Letting Go: It's Not Easy

Melanie Lane and her husband, Noah are 32 year olds en route to Mexico as Career Missionaries. They currently live in New Jersey as they await the finalizations of their children’s adoptions. You can find Mel blogging about foster care, drinking coffee that resembles mud, and posting too many stories on Instagram about her kids. Connect with the Lanes at www.loslanes.com.

“Do not be anxious about anything.”

That’s a joke, right? Even if you’re not your classic Worrying Wanda (is that a thing?), you have come across feelings of anxiety and stress and have succumbed to worrying about one thing or another.

About two years ago, as we began our missions journey and it was muddled with the unknown future of our daughter, this verse popped into my head. Having grown up in a solid, Christian home, it was a verse commonly quoted and memorized. It goes like this:

“Do not be anxious about anything. Instead, pray about everything. Tell God what you need, and thank Him for what He has done. And the peace of God, which transcends all understanding, will guard your hearts and minds in Christ Jesus.” Phil. 4:6-7

All of the sudden, something clicked. These sentences came alive and real in my world. And then something else caught my eye… it was the verses right before.

“Always be joyful. I say it again, rejoice! Let everyone see that you are considerate in all you do. And remember, the Lord is coming back soon”. Phil. 4:4-5

This is where the rubber really met the road for me. Before Paul even commands us to not be anxious, he needed to set some ground rules.

I think our culture has unknowingly put worry/anxiety on some sort of pedestal. At least I know I have. We have been shaped to think that if we care about something, then worry must follow. But Paul is painting a pretty clear picture of how we are to treat our anxieties, and it starts with JOY.

I remember one Sunday morning, after speaking at a church service, a sweet person came up to me afterwards and said (somewhat frantically): “Aren’t you nervous and scared? What about your kids? Isn’t it dangerous to raise them where you’re going?” I immediately felt this pressure to validate their concern with my own furrowed brow and words of worry. But it felt so wrong. I DID recognize the risk, but I also recognized that this went against everything Jesus had preached. My acknowledgement and acceptance of the cost may come across as carelessness to some, but please be assured if this truth: To have a joyful demeanor in the midst of concern is the foundation of faith. Joy releases you from stress; it releases you from carrying the weight of life on your own two shoulders. Joy creates room for Jesus to take that load and take control.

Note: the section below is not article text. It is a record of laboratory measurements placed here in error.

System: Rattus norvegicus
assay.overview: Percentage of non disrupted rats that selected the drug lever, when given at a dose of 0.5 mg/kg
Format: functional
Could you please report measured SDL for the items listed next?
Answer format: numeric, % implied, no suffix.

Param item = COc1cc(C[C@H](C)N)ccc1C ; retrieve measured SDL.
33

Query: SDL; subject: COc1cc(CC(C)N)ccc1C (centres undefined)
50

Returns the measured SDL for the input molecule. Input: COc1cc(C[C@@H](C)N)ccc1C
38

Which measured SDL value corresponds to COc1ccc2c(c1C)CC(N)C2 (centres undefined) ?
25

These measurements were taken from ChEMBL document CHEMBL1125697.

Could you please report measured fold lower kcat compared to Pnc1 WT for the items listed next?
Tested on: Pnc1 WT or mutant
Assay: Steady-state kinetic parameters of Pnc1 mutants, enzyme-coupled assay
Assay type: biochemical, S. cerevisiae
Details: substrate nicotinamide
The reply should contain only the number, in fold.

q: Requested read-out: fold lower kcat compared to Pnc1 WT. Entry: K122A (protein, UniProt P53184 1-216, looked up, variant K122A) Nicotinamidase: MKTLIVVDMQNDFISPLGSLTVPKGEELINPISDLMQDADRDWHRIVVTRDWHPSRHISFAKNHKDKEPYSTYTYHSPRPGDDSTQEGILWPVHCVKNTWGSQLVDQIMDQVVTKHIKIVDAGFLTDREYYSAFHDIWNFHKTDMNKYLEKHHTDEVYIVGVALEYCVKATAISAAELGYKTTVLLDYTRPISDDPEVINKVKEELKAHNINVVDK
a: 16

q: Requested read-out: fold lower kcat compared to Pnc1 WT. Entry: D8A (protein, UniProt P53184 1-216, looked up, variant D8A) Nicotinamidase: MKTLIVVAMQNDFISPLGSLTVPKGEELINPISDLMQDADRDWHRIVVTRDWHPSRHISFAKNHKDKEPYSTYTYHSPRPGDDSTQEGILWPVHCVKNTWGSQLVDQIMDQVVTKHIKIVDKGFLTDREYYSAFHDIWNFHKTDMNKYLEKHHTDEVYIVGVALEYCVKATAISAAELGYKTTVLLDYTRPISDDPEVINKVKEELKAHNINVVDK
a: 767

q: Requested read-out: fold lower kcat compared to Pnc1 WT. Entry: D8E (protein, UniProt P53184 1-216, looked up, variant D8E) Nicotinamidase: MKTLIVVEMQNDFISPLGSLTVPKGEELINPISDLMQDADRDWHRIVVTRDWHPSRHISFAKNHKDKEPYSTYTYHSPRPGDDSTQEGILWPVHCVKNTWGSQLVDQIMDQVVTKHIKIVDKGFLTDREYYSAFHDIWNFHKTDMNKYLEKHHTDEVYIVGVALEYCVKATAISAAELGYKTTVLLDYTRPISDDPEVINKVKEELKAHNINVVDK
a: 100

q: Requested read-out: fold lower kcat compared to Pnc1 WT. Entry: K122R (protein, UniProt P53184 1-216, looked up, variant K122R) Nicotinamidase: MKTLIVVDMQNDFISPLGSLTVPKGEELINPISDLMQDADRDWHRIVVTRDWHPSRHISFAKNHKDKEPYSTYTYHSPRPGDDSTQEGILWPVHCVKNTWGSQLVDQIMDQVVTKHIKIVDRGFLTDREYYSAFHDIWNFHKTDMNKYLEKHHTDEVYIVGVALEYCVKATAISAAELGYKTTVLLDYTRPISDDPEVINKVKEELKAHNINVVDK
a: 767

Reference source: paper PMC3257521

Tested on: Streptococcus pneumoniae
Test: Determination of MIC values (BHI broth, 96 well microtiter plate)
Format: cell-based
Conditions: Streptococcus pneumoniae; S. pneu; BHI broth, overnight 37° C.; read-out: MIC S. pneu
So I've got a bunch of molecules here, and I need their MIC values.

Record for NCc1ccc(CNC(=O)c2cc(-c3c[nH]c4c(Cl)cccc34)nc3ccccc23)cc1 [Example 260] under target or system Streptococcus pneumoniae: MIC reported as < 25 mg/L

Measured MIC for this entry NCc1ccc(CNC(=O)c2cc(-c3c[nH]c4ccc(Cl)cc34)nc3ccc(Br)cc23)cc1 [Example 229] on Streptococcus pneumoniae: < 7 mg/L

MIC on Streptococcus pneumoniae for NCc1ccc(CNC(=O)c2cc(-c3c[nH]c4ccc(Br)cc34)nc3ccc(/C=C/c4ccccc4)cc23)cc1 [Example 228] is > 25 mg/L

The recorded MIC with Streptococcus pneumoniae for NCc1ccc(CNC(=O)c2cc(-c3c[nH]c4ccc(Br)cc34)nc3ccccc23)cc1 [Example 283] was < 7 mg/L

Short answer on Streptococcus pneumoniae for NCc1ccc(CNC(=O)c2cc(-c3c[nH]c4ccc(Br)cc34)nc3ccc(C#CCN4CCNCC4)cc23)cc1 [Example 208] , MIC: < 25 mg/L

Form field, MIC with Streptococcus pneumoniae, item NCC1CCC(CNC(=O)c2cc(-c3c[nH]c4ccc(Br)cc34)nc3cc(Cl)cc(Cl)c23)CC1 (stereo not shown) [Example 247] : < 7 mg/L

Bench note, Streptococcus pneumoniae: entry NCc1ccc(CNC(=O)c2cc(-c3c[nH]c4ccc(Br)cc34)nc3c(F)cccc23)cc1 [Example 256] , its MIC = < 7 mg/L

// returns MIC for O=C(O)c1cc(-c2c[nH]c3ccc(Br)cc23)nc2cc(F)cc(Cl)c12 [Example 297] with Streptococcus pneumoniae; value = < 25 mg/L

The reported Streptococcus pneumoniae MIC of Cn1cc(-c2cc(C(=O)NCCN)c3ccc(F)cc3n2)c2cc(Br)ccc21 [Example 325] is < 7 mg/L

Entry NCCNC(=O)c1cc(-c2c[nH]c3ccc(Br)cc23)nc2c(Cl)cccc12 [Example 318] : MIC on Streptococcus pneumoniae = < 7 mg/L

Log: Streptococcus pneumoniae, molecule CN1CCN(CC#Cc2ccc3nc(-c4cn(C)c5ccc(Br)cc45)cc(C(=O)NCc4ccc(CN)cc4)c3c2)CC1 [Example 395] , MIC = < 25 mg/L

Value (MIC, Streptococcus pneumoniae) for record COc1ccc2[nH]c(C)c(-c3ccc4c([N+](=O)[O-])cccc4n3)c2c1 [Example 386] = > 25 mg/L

Paul moves on from joy and encourages us to “Let everyone see that you are considerate in all you do. And remember, the Lord is coming back soon.”

What do these sentences have in common? Perspective. Keeping these sentences at the forefront of my mind as I pray has changed the way I look at everything. Being considerate in all I do means that I choose to value love and kindness when God asks me to trust Him in ways that don’t make sense. It means I don’t take out my frustrated control issues on the guy next door. We live in a world that is in constant chaos, and the Bible is pretty clear that it’s not going to get any better. We need to remember Jesus words: “Tomorrow has enough worry of its own.” So many of the things we stress over are in the future, and quite frankly, Jesus could come back before any of them come to pass.

We can’t let our grip on “culturally accepted worry” interfere with how God is calling us to joyfully trust Him.

Letting go of anxiety and worry is a long and hard life-long journey that we will all go through together. Every stage of life warrants different temptations for stress, but we have to constantly fight the urge to give in.

His grace is sufficient for today. THAT’S the promise He makes.

So letting go? We’ve got to let go of tomorrow. Of the fear that comes with the unknown. Of the anxieties we place on pedestals to show the world we care. The world needs to see people that are able to trust the problems of life to an all-powerful God. They need to see people who aren’t afraid to love big and dangerously. They need to see people who can daily release their worries of tomorrow to the only One who can do anything about them today.

Meryl Spadaro